By Pat Roush
Thursday, May 8, 2003 1:00 a.m.
As someone who has fought “bare knuckles” with the U.S. State Department for almost 20 years for the lives of my daughters – who are still unable to leave Saudi Arabia – I can agree with the recent statements made by Newt Gingrich about the need for a transformation of that bureaucracy.
My daughters would certainly be home right now if State had not given the orders to the American embassy 17 years ago to “remain impartial and neutral.” All my hard work and negotiations with the Saudis went down the drain and the fate of my daughters was sealed by some faceless bureaucrat behind a desk at Foggy Bottom. The State Department not only lost my daughters but pitted me up against all the mighty power of the Saudi government and their Washington retainers for the very lives of my children.
Mr. Gingrich outlines the mistakes in diplomacy the State Department has made concerning their foreign policy in the Middle East. This includes the “Bureau of Near Eastern Affairs’ propensity for appeasing dictators and propping up corrupt regimes.” He also criticizes the recent trip to Damascus made by Secretary of State Powell and his appeal to a “weak, economically depressed dictatorship” which openly supports terrorism. Gingrich says Powell should have taken the present military victory in Iraq as an opportunity to apply diplomatic and political pressure on Syria. It is the old symptom of “clientitis” that State has suffered from for many years.
They have made this mistake over and over again when it comes to the U.S.-Saudi relationship. As Daniel Pipes, author of five books on the Middle East, says, “The Saudis routinely set the terms of this bilateral relationship. For decades, U.S. government agencies have engaged in a persistent pattern of deference to Saudi wishes, making so many unwanted and unnecessary concessions that one gets the impression that a switch has taken place, with both sides forgetting which of them is the great power and which the minor one.”
Gingrich goes on, “Without bold, dramatic change at the State Department, the United States will soon find itself on the defensive everywhere except militarily. In the long run, that is a very dangerous position for the world’s leading democracy to be in.”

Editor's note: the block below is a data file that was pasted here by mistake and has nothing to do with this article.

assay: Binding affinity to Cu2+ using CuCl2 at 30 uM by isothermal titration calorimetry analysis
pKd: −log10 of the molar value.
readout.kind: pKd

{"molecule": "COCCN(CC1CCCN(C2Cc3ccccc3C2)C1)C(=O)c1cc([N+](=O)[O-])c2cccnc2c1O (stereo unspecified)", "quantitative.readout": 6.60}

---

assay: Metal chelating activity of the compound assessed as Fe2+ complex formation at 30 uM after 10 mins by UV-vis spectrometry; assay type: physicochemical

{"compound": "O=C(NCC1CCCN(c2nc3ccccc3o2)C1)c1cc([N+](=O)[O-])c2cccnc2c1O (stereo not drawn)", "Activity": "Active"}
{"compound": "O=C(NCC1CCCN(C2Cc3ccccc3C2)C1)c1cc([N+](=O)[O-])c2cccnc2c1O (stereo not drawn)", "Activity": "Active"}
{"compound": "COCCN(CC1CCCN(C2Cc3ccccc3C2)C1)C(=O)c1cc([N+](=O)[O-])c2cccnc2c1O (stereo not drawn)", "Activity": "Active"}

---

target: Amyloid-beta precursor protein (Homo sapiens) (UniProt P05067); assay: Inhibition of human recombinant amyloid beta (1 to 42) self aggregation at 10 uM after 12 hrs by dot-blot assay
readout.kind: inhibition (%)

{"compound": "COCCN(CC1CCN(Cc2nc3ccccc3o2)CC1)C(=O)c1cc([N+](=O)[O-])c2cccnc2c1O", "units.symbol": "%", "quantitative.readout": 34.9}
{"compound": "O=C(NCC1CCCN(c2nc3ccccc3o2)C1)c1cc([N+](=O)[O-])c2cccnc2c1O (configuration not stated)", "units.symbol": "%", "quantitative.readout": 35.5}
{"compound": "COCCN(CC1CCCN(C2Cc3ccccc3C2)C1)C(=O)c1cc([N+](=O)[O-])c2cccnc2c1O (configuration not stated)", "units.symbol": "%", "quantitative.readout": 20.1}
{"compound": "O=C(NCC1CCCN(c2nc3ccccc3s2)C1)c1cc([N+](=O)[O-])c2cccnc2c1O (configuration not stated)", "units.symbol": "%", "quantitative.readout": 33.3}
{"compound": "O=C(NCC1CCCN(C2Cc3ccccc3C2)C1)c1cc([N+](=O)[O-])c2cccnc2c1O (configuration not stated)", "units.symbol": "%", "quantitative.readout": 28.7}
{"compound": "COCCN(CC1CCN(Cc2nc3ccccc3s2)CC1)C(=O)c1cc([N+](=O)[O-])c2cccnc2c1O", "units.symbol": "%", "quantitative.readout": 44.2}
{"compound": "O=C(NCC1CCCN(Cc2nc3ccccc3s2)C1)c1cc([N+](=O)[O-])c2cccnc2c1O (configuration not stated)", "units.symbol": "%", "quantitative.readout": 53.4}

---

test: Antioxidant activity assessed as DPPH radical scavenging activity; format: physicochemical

Shortly after the war in Iraq was launched, I made to trip to Europe to present the issue of contemporary slavery in Saudi Arabia to the Human Rights Commission at the United Nations in Geneva. I was shocked to find myself in the middle of huge anti-American demonstrations in Switzerland, France and Italy. Ugly graffiti about the president of the United States and U.S. policy was spray-painted on buildings and walls.
Everywhere I went, people would ask me what I thought about U.S. politics and leadership. News reports differed from those I had picked up by the U.S. media. It is a lonely feeling to walk the streets of Europe feeling almost afraid to admit my American citizenship. The eyes of the world are upon us in the U.S. We are the role model that everyone watches. Our history is that of freedom fighters and supporters of truth and justice, but there seems to be a turn now – almost a feeling of a dark spirit that is trying to overcome the world.
In the last 20 years, U.S. foreign policy in the Middle East, especially in Saudi Arabia and concerning the Israeli-Palestinian issue has been a disaster. It has placed Americans in jeopardy and lost the respect of the world community. Perhaps one way of getting a fresh start and reconstructing our relationship with foreign countries is the reformation of the State Department as Gingrich has called for.
He says, “America cannot lead the world with a broken instrument of diplomacy.” It’s obsolete and ineffective in the modern world. The leaders have no vision and few morals. Despotic regimes like Saudi Arabia, Syria, and Hussein’s Iraq all know how to play the game – and we allow them to win. Saudi Arabia has been on “life support” for many years and we won’t pull the plug. Wahhabism would have died long ago, if we had not allowed the Saudi regime to refuel it. It is now out of control and has resulted in al-Qaida, etc.
America has lost that “golden touch” that has propelled us to greatness. Perhaps our leaders are making the same mistakes that the ancients made – the Greeks, Persians and Romans – the sin of hubris. It was their downfall … will it be ours?